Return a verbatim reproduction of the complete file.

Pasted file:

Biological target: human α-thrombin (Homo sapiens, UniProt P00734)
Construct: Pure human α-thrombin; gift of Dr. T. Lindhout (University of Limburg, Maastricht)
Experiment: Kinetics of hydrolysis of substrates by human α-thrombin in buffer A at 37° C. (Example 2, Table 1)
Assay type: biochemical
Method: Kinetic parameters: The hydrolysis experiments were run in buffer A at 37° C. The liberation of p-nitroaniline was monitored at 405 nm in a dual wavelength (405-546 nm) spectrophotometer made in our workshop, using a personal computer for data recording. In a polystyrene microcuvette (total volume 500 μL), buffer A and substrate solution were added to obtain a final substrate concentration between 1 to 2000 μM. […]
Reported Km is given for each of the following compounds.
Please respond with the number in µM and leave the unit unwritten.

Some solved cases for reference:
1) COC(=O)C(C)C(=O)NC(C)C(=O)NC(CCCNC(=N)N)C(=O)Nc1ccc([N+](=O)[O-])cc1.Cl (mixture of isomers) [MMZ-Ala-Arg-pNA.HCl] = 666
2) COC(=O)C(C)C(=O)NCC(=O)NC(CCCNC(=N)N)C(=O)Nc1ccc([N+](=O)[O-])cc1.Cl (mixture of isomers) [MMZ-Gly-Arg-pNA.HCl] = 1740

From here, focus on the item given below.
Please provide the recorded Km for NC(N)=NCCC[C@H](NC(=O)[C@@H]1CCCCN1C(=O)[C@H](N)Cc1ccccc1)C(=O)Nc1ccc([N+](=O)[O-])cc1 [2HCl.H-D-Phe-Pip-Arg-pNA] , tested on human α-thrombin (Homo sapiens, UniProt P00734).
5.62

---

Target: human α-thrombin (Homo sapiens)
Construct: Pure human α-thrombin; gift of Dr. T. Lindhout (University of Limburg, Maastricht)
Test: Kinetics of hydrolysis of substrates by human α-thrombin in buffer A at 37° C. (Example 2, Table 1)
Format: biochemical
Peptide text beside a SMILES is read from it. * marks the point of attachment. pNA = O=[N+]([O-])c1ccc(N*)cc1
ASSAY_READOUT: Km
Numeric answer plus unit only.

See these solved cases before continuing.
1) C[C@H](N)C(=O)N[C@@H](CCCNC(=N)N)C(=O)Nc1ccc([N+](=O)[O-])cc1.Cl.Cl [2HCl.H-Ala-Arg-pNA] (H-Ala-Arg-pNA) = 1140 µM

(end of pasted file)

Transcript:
Biological target: human α-thrombin (Homo sapiens, UniProt P00734)
Construct: Pure human α-thrombin; gift of Dr. T. Lindhout (University of Limburg, Maastricht)
Experiment: Kinetics of hydrolysis of substrates by human α-thrombin in buffer A at 37° C. (Example 2, Table 1)
Assay type: biochemical
Method: Kinetic parameters: The hydrolysis experiments were run in buffer A at 37° C. The liberation of p-nitroaniline was monitored at 405 nm in a dual wavelength (405-546 nm) spectrophotometer made in our workshop, using a personal computer for data recording. In a polystyrene microcuvette (total volume 500 μL), buffer A and substrate solution were added to obtain a final substrate concentration between 1 to 2000 μM. […]
Reported Km is given for each of the following compounds.
Please respond with the number in µM and leave the unit unwritten.

Some solved cases for reference:
1) COC(=O)C(C)C(=O)NC(C)C(=O)NC(CCCNC(=N)N)C(=O)Nc1ccc([N+](=O)[O-])cc1.Cl (mixture of isomers) [MMZ-Ala-Arg-pNA.HCl] = 666
2) COC(=O)C(C)C(=O)NCC(=O)NC(CCCNC(=N)N)C(=O)Nc1ccc([N+](=O)[O-])cc1.Cl (mixture of isomers) [MMZ-Gly-Arg-pNA.HCl] = 1740

From here, focus on the item given below.
Please provide the recorded Km for NC(N)=NCCC[C@H](NC(=O)[C@@H]1CCCCN1C(=O)[C@H](N)Cc1ccccc1)C(=O)Nc1ccc([N+](=O)[O-])cc1 [2HCl.H-D-Phe-Pip-Arg-pNA] , tested on human α-thrombin (Homo sapiens, UniProt P00734).
5.62

---

Target: human α-thrombin (Homo sapiens)
Construct: Pure human α-thrombin; gift of Dr. T. Lindhout (University of Limburg, Maastricht)
Test: Kinetics of hydrolysis of substrates by human α-thrombin in buffer A at 37° C. (Example 2, Table 1)
Format: biochemical
Peptide text beside a SMILES is read from it. * marks the point of attachment. pNA = O=[N+]([O-])c1ccc(N*)cc1
ASSAY_READOUT: Km
Numeric answer plus unit only.

See these solved cases before continuing.
1) C[C@H](N)C(=O)N[C@@H](CCCNC(=N)N)C(=O)Nc1ccc([N+](=O)[O-])cc1.Cl.Cl [2HCl.H-Ala-Arg-pNA] (H-Ala-Arg-pNA) = 1140 µM